The pressure of the lower-pressure steam 27 generated from the second coolant condenser(s) is typically between about 50 psig to about 150 psig and suitably between 100 psig and 140 psig. The corresponding temperature of the lower-pressure steam generated is typically from 298° F. to 366° F. and suitably between 337° F. and 360° F.
Without the modification, the dew point temperature (DPT) (443° F.) which is the temperature at which the coolant vapor begins to condense when entering the coolant condenser(s) 7 typically would be between about 430° F. and about 460° F., so that, it would provide sufficient ΔT for generating enough medium-pressure steam.
With the improvement of the present invention, the dew point temperature is typically kept at from about 400° F. to about 430° F.
The ΔP in the separator 22 is typically between about 1 psi to about 2 psi or suitably between about 1.3 and 1.8 psi.
The height of the "U" trap is typically from about 5 ft. to about 15 ft. and suitably from about 7 ft. to about 10 ft.
The modification also allows a reduction in the minimum coolant temperature as much as 15° F. The coolant used can be changed to a lower boiling hydrocarbon. Normally, EO plants use as coolant a kerosene or paraffinic hydrocarbon with a distillation range typically from 346° F. IBP to 373° F. Dry Point (ASTM D 86). In a specific embodiment of the invention, the coolant is changed to ISOPAR® G (ASTM D 86 distillation range is 313° F. IBP to 345° F. End point; sold commercially by EXXON).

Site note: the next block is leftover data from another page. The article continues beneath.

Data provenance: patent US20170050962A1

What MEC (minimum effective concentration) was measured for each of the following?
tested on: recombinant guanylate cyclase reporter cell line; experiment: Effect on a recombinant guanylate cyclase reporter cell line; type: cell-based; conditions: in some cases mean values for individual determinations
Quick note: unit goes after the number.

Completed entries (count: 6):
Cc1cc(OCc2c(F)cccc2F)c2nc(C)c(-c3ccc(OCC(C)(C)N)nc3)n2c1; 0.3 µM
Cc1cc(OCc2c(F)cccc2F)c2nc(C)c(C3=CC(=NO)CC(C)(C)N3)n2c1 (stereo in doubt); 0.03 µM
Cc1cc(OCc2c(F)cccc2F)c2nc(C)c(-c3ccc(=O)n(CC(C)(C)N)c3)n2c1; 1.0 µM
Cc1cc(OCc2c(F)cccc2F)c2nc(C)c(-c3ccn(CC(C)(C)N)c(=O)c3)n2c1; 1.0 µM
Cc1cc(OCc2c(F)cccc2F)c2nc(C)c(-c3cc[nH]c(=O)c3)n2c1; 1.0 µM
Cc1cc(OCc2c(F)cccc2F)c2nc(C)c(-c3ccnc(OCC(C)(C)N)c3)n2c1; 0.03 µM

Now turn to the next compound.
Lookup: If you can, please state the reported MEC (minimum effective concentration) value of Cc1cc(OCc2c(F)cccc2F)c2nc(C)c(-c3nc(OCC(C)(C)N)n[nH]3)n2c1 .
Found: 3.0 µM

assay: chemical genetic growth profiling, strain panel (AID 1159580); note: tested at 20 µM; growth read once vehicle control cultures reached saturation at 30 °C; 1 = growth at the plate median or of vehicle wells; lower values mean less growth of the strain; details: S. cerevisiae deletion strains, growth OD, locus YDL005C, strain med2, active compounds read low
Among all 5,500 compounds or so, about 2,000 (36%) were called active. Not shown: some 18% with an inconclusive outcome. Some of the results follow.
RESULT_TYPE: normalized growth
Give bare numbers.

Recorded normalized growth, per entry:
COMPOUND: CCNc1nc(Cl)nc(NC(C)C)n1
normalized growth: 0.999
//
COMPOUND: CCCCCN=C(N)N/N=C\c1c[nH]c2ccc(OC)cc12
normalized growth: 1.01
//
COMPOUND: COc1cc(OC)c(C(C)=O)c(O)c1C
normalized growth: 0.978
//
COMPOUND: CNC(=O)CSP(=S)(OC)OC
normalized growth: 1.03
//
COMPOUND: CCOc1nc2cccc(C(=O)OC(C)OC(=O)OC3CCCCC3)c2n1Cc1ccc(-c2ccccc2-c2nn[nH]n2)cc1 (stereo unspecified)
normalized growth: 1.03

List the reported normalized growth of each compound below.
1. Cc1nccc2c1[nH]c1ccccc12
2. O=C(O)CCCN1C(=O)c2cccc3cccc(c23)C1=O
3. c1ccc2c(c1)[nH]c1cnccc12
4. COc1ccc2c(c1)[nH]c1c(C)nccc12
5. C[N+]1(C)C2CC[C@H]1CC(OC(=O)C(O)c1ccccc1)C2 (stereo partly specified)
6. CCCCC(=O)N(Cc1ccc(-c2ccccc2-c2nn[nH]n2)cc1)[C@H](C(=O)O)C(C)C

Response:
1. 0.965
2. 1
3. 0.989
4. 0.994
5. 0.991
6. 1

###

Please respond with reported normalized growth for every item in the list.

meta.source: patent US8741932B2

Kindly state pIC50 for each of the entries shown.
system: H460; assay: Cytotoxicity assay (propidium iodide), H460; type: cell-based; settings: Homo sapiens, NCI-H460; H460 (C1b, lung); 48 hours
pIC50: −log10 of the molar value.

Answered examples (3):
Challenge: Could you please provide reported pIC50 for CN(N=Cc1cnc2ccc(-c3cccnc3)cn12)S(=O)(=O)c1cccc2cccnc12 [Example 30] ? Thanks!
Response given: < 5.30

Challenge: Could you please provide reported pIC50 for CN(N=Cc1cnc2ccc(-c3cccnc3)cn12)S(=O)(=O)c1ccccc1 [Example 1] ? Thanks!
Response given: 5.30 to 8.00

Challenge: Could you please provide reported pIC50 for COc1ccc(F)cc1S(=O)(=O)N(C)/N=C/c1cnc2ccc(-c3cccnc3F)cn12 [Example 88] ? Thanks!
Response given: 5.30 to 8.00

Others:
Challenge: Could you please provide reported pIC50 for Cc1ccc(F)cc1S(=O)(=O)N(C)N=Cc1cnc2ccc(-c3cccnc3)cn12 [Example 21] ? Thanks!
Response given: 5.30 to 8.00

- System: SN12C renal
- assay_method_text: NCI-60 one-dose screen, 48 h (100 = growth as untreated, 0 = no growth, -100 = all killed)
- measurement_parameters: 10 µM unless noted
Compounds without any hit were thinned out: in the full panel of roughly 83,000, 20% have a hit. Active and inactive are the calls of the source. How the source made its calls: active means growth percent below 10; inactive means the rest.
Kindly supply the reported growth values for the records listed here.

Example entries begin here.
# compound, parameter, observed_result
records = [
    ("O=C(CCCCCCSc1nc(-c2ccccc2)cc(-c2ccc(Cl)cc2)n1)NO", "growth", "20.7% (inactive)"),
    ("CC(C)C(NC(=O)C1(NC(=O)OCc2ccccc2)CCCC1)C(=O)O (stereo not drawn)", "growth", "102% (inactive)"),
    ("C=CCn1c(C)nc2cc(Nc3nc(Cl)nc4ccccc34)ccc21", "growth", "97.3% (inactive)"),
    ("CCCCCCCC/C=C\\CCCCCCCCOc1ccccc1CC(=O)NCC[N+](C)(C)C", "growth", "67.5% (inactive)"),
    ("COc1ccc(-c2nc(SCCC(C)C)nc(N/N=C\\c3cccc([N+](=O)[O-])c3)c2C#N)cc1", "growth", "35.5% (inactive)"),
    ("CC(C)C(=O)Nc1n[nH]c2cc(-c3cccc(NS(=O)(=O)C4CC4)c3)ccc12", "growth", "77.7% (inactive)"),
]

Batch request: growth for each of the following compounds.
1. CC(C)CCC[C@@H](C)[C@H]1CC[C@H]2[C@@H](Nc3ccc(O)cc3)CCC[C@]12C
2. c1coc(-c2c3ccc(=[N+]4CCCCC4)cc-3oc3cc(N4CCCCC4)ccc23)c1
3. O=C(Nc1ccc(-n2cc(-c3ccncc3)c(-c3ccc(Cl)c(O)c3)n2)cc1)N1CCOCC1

Since the catalyst is operated under optimum temperature, there is a reduction in selectivity decline rate which means the average EO production rate is thus higher.
As suggested above, the silver-based EO catalyst has a tendency towards steadily declining performance. Activity decline is accompanied by the yield decreases, requiring ever increasing support coolant temperatures and pressures to maintain the desired EO production rate. The support coolant temperature may have to be increased, e.g., up to 40° C. over the life of the catalyst. As the coolant vapor temperature increases, the first coolant condenser(s) carry more and more of the load. The auxiliary coolant condenser(s) generate less and less steam and may finally become unloaded, passing from the conditions for fresh catalysts to the condition for aged catalysts, operation of the condensation system is automatic with no great attention required. No coolant system vapor-side instrument or controller is needed.
The ranges and limitations provided in the instant specification and claims are those which are believed to particularly point out and distinctly claim the instant invention. It is, however, understood that other ranges and limitations that perform substantially the same function in substantially the same manner to obtain the same or substantially the same result are intended to be within the scope of the instant invention as defined by the instant specification and claims.
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|U.S. Classification||122/32, 122/34|
|International Classification||F22B33/14, C07B61/00, C07D301/08, F22B1/08, B01J23/50, C07D301/22, C07D303/04|
|Cooperative Classification||Y02P20/124, F22B1/08, F22B33/14, Y02P20/51, C07D301/08|
|European Classification||F22B33/14, C07D301/08, F22B1/08|
|29 Apr 1988||AS||Assignment|
Owner name: SHELL OIL COMPANY, A DE CORP.
Free format text: ASSIGNMENT OF ASSIGNORS INTEREST.;ASSIGNOR:DYE, ROBERT F.;REEL/FRAME:004851/0288
Effective date: 19871030
Owner name: SHELL OIL COMPANY, A DE CORP., TEXAS
Free format text: ASSIGNMENT OF ASSIGNORS INTEREST;ASSIGNOR:DYE, ROBERT F.;REEL/FRAME:004851/0288
Effective date: 19871030
|25 Nov 1991||FPAY||Fee payment|
Year of fee payment: 4
|5 Mar 1996||REMI||Maintenance fee reminder mailed|
|28 Jul 1996||LAPS||Lapse for failure to pay maintenance fees|
|8 Oct 1996||FP||Expired due to failure to pay maintenance fee|
Effective date: 19960731